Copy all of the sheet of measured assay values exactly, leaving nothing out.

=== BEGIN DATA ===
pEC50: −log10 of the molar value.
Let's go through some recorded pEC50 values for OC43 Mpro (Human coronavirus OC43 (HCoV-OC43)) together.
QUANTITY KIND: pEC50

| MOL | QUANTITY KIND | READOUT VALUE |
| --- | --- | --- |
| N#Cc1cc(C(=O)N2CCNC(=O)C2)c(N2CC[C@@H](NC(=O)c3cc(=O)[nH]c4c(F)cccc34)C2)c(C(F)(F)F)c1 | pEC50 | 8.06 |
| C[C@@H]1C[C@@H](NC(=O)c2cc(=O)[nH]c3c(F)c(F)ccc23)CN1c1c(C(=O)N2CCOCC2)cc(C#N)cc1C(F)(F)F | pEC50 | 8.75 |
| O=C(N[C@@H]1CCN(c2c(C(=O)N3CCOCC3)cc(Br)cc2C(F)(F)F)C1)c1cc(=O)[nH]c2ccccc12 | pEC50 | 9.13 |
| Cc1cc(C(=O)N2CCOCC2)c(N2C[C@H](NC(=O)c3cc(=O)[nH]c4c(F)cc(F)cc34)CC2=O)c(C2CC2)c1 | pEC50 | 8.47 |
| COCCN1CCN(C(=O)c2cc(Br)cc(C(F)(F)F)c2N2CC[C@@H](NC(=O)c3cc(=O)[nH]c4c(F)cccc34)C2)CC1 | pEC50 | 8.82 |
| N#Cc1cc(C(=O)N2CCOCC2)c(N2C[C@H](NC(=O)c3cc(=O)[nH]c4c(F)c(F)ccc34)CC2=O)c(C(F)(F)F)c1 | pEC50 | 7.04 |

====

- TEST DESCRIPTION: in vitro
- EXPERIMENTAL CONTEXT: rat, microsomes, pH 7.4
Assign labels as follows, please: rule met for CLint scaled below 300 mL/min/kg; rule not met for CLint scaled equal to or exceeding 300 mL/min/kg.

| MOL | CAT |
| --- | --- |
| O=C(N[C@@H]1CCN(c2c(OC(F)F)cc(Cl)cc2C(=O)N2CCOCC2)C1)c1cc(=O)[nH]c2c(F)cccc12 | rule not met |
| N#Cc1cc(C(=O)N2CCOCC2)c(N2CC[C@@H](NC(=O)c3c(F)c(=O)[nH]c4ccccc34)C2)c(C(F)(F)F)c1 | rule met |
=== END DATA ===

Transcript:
pEC50: −log10 of the molar value.
Let's go through some recorded pEC50 values for OC43 Mpro (Human coronavirus OC43 (HCoV-OC43)) together.
QUANTITY KIND: pEC50

| MOL | QUANTITY KIND | READOUT VALUE |
| --- | --- | --- |
| N#Cc1cc(C(=O)N2CCNC(=O)C2)c(N2CC[C@@H](NC(=O)c3cc(=O)[nH]c4c(F)cccc34)C2)c(C(F)(F)F)c1 | pEC50 | 8.06 |
| C[C@@H]1C[C@@H](NC(=O)c2cc(=O)[nH]c3c(F)c(F)ccc23)CN1c1c(C(=O)N2CCOCC2)cc(C#N)cc1C(F)(F)F | pEC50 | 8.75 |
| O=C(N[C@@H]1CCN(c2c(C(=O)N3CCOCC3)cc(Br)cc2C(F)(F)F)C1)c1cc(=O)[nH]c2ccccc12 | pEC50 | 9.13 |
| Cc1cc(C(=O)N2CCOCC2)c(N2C[C@H](NC(=O)c3cc(=O)[nH]c4c(F)cc(F)cc34)CC2=O)c(C2CC2)c1 | pEC50 | 8.47 |
| COCCN1CCN(C(=O)c2cc(Br)cc(C(F)(F)F)c2N2CC[C@@H](NC(=O)c3cc(=O)[nH]c4c(F)cccc34)C2)CC1 | pEC50 | 8.82 |
| N#Cc1cc(C(=O)N2CCOCC2)c(N2C[C@H](NC(=O)c3cc(=O)[nH]c4c(F)c(F)ccc34)CC2=O)c(C(F)(F)F)c1 | pEC50 | 7.04 |

====

- TEST DESCRIPTION: in vitro
- EXPERIMENTAL CONTEXT: rat, microsomes, pH 7.4
Assign labels as follows, please: rule met for CLint scaled below 300 mL/min/kg; rule not met for CLint scaled equal to or exceeding 300 mL/min/kg.

| MOL | CAT |
| --- | --- |
| O=C(N[C@@H]1CCN(c2c(OC(F)F)cc(Cl)cc2C(=O)N2CCOCC2)C1)c1cc(=O)[nH]c2c(F)cccc12 | rule not met |
| N#Cc1cc(C(=O)N2CCOCC2)c(N2CC[C@@H](NC(=O)c3c(F)c(=O)[nH]c4ccccc34)C2)c(C(F)(F)F)c1 | rule met |